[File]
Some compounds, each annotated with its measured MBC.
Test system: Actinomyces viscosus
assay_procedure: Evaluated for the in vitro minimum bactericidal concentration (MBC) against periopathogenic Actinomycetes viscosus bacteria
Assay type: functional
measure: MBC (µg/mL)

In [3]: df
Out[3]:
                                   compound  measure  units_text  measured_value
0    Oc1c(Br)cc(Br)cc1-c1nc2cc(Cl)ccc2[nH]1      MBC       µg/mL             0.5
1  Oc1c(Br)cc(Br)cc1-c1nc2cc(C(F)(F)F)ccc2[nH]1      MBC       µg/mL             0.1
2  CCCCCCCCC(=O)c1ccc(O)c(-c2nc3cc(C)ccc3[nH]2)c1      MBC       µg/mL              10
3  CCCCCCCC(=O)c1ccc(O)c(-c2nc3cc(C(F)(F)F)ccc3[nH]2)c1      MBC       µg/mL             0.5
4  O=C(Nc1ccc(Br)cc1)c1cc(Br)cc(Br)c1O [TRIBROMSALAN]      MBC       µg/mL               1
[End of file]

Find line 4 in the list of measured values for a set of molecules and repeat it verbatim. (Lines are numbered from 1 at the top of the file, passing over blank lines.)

Assay type: functional